It's flyover country and I love it.
I once had a teacher who ripped on Iowa, saying there was nothing to see there, nothing to do except drive through it. I came to its defense, said there were wonderful things there but you just had to get off the interstate.
I'll stand by that. For me, I can't have a Thanksgiving and not think of Iowa. I'm in a bit of a different setting this year, just as I have been a few years. But when I was a kid, it was an annual pilgrimage.
Exciting, far away.... Iowa.
About this time each year, my parents corralled four kids into a station wagon or minivan and headed west to Tipton, Iowa where my Grandma lived. To me, it was exciting - far away, different, exotic. For Dad, I know it holds a particularly special meaning. Enough to tolerate the freeway around Chicago and the endless straits of freeway over the Mississippi River into his home state. That's where he was born, where he grew up. And because it's part of his history, it's part of mine too. So I can't let anyone rip on it. And I have to support the Hawkeyes, unless they're playing the Spartans.
I can picture all of it:
Tipton, the island of a small-town in the middle of nowhere. Grandma's old house on 2nd Street, with its unplaceable, inimitable smell and the football player wallpaper in the bedroom upstairs. The enormous old library and its huge yard right across the street where we'd play baseball. Her little church a few blocks down. The butcher behind her house, where every so often they had an animal awaiting its conversion to meat. The Tractor Dealership where we'd go and stand inside the huge tires. The gas station where somehow we were could still get Pepsi and Mountain Dew in glass bottles. Happy Joe's pizza. The mile walk to Walmart when we got bored.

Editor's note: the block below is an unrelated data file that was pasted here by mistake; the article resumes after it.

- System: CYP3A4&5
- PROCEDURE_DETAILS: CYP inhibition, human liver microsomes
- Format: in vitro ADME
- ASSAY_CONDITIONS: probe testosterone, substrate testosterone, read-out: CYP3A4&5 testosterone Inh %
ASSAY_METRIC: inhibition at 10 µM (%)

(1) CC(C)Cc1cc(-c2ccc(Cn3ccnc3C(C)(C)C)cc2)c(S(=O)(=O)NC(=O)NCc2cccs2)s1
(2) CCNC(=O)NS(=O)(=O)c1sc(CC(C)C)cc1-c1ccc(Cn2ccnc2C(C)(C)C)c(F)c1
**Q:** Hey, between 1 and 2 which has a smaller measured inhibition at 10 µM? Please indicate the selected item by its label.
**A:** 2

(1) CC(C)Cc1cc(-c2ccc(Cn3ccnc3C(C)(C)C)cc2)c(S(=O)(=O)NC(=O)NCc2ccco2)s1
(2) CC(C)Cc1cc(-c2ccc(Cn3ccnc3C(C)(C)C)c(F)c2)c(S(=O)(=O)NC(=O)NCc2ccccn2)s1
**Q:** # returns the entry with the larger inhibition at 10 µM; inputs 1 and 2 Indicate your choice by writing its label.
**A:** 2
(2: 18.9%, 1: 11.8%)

And Thanksgiving Dinner, with the gathering of all of the cousins, aunts and uncles we usually only saw that time of year. Turkey, Rolls, Stuffing, Jello Salad, the usual, the bubble bread, and Aunt Helen's turtles (I don't suppose those would survive a shipment to Puerto Rico?) The seemingly eternal devotion from Our Daily Bread after breakfast. A rousing game of Chinese Checkers. Dated toys. That weird, aged exercise bike. A newspaper from 1903 that I kick myself for not asking Grandma for.
The occasional trip out of town to Mechanicsville, where Uncle Joe lived. Or Center Point, where Aunt Carol and Uncle Larry live. The admittedly more exciting trips to Iowa City and the University of Iowa, where we wandered onto the field at Kinnick Stadium or the court at Carver Hawkeye Arena, where my soft spot for Iowa Athletics was born. The way there on roads surrounded with outstretched fields and demarcating trees, and the farm houses and silos and barns, and small towns where everyone just has to know each other.
You get off the freeway, and Iowa's not so bad.
The world has seen many wonderful ladies. I'm just not sure any of them stack up to my Grandma Gamble. She did what Grandmas are supposed to do, always overflowing with kindness, you couldn't not love that lady. She sent a birthday card each year with a one-dollar bill in it. She had a little sign on her door that said, "In this house, you can sing and pray, but please don't smoke and swear." She was a gentle woman but an aggressive Skip-Bo player.
You know what? Grandma was awesome.
Thanksgiving, Iowa, Grandma Gamble, they're all neighbors in my brain.